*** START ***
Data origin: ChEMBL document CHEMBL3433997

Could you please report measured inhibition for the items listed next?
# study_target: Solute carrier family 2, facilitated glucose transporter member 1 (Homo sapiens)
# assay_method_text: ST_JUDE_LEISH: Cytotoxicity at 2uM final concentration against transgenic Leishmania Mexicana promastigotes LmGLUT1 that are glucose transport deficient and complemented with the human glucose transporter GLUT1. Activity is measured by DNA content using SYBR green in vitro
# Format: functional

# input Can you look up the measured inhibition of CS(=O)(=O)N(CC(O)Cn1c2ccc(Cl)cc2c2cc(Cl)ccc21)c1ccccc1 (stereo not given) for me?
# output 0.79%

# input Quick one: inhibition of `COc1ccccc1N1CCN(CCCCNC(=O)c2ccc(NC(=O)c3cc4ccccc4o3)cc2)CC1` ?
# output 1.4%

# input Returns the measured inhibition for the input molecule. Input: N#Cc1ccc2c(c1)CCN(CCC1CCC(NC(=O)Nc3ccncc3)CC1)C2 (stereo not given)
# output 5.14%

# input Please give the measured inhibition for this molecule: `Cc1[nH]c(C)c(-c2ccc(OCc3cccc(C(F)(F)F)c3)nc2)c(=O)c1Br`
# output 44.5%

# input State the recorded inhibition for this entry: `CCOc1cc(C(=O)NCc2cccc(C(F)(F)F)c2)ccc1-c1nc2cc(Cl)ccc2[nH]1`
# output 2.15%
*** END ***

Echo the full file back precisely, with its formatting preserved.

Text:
Data origin: ChEMBL document CHEMBL3433997

Could you please report measured inhibition for the items listed next?
# study_target: Solute carrier family 2, facilitated glucose transporter member 1 (Homo sapiens)
# assay_method_text: ST_JUDE_LEISH: Cytotoxicity at 2uM final concentration against transgenic Leishmania Mexicana promastigotes LmGLUT1 that are glucose transport deficient and complemented with the human glucose transporter GLUT1. Activity is measured by DNA content using SYBR green in vitro
# Format: functional

# input Can you look up the measured inhibition of CS(=O)(=O)N(CC(O)Cn1c2ccc(Cl)cc2c2cc(Cl)ccc21)c1ccccc1 (stereo not given) for me?
# output 0.79%

# input Quick one: inhibition of `COc1ccccc1N1CCN(CCCCNC(=O)c2ccc(NC(=O)c3cc4ccccc4o3)cc2)CC1` ?
# output 1.4%

# input Returns the measured inhibition for the input molecule. Input: N#Cc1ccc2c(c1)CCN(CCC1CCC(NC(=O)Nc3ccncc3)CC1)C2 (stereo not given)
# output 5.14%

# input Please give the measured inhibition for this molecule: `Cc1[nH]c(C)c(-c2ccc(OCc3cccc(C(F)(F)F)c3)nc2)c(=O)c1Br`
# output 44.5%

# input State the recorded inhibition for this entry: `CCOc1cc(C(=O)NCc2cccc(C(F)(F)F)c2)ccc1-c1nc2cc(Cl)ccc2[nH]1`
# output 2.15%